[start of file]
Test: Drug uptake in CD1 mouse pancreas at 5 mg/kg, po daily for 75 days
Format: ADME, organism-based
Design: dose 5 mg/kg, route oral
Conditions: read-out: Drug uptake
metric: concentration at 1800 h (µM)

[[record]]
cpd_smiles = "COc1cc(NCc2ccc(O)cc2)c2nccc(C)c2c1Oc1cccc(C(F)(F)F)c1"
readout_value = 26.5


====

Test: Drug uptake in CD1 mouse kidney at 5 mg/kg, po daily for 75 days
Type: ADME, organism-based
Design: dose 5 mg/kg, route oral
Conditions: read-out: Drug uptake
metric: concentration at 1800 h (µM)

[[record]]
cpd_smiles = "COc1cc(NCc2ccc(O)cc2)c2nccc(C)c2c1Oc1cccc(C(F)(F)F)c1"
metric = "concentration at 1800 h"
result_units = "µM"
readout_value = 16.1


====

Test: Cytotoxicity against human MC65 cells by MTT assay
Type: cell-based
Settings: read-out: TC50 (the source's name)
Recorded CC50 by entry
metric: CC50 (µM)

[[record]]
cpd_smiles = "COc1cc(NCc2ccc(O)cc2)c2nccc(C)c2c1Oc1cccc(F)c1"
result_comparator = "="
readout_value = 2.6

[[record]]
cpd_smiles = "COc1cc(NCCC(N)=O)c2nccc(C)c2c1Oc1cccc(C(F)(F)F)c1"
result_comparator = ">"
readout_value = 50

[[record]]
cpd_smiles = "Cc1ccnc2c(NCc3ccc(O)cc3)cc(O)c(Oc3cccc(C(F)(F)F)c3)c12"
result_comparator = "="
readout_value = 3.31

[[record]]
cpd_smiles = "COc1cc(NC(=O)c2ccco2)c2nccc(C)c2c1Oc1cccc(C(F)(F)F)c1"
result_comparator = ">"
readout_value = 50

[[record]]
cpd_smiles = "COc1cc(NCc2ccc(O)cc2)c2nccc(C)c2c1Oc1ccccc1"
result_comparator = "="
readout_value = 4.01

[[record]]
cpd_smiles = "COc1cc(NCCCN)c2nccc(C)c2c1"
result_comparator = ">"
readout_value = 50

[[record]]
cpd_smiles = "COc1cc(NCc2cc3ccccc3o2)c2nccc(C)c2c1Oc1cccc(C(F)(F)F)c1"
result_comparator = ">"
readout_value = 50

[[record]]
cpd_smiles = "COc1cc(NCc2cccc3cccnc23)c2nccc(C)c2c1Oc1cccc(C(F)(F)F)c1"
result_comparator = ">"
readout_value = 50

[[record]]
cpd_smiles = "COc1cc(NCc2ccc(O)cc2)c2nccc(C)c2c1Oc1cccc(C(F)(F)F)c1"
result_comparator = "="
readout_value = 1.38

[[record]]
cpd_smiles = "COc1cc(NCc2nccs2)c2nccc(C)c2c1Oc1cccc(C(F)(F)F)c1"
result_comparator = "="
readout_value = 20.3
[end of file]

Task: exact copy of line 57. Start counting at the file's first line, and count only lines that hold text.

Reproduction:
readout_value = 50